The international student orientation I just attended got me thinking about the rights I do and don’t have in this country by virtue of not being a citizen. I can live with not being allowed to vote, on the grounds that voting is globally based on citizenship. But most other restrictions are unfathomable. Although ideally there should be open borders, except in emergencies of military or epidemiological nature, none of the following ideas requires such a radical change.

1. Unless there’s a very good reason to deny someone an F-1 or H-1B visa, the government shouldn’t do that. “Americans can do this, too, although far worse and at a higher cost” isn’t a reason.

2. Every person in the US should have the right to strike without fearing deportation. Using immigrants as strikebreakers not only is heinous but also encourages populist xenophobia.

3. Seriously, whoever thought of putting “Do you seek to enter the US to engage in terrorist activity?” on the visa form needs to be fired and preferably sent to an insane asylum.

4. If keeping a database of all American citizens and their whereabouts is an infringement of civil liberties, then so is keeping a database of all non-citizens. SEVIS should therefore be scrapped.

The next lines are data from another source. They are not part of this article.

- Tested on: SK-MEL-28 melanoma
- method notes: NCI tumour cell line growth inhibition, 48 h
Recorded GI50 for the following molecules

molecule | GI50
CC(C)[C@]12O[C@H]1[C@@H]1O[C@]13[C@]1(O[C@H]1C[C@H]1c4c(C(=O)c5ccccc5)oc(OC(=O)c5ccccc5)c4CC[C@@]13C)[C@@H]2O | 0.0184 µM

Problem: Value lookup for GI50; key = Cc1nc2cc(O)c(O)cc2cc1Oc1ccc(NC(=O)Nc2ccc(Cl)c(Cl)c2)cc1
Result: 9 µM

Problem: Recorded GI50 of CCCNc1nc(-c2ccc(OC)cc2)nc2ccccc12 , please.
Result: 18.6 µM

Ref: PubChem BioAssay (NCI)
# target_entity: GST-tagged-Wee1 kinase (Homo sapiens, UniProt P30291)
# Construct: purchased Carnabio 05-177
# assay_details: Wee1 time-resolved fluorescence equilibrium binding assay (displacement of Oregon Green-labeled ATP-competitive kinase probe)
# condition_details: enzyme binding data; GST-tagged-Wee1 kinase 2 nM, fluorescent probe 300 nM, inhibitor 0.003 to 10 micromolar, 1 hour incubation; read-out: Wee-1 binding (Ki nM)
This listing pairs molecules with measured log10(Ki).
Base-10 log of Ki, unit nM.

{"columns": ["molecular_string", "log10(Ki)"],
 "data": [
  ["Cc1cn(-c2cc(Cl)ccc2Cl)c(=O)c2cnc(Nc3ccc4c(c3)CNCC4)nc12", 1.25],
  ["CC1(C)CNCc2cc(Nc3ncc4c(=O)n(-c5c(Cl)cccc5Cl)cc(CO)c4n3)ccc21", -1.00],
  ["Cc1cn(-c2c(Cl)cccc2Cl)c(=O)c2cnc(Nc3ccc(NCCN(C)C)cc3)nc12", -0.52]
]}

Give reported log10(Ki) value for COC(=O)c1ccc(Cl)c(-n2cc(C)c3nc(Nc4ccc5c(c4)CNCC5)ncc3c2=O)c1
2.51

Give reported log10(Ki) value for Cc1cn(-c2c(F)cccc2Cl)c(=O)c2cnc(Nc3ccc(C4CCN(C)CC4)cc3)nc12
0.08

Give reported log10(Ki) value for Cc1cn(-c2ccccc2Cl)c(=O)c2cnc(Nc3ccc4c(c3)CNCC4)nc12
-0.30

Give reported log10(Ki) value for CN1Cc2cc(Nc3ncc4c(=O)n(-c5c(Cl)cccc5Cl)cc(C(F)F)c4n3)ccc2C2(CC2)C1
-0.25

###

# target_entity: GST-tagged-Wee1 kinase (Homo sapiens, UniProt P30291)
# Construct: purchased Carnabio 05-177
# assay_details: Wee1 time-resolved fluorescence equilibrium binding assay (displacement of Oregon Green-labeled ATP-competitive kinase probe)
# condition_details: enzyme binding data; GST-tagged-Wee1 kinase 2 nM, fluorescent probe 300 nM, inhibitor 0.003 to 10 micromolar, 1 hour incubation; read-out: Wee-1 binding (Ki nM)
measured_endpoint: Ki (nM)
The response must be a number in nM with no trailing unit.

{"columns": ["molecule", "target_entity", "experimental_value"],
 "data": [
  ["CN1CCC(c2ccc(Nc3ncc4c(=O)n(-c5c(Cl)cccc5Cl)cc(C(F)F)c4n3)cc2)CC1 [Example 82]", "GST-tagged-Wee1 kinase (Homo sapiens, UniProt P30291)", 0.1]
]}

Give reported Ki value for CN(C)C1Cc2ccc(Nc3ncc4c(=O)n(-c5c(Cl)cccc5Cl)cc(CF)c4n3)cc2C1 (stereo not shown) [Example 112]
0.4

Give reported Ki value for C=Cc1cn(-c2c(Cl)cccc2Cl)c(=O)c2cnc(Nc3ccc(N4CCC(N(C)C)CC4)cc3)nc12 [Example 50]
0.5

5. Asylum seekers and refugees should be allowed to stay, no matter what. Especially if they’ve been here for 20 years. Any xenophobe who thinks there are too many people in the US is welcome to move to Cambodia.

6. Everyone who’s been a resident for 5 years has been here long enough to get a citizenship. I could live with a language/American history requirement, or even deporting serious criminals, but dragging the process on for more than 10 years just because DHS can is pointless.

7 Responses to Immigration

  1. SLC says:

    The answer is very simple. If you don’t like it here, vote with your feet.

  2. Alon Levy says:

    Yeah, you’re absolutely right. Washington, Jefferson, et al should have just relocated back to England. Martin Luther King should have just moved to Canada.

  3. SLC says:

    Washington, Jefferson, et al were unhappy with the way Great Britain was running things in the colonies. Relocating back bo England would be like stepping from the frying pan into the fire. King was born here and was a citizen, ergo a second class one at the time. You are not a citizen but are a guest. We are under no obligation to cater to your wishes and desires. Of course, you could always ask for asylum, as I suspect you are dodging the draft back in Israel. By the way, nothing wrong with dodging the draft; I was a legal draft dodger during the Vietnam War, just like Clinton, Cheney, and Bush.

  4. Alon Levy says:

    Frederick Douglass wasn’t a citizen. And relocating back to England would win the Founders all the representation they wanted.

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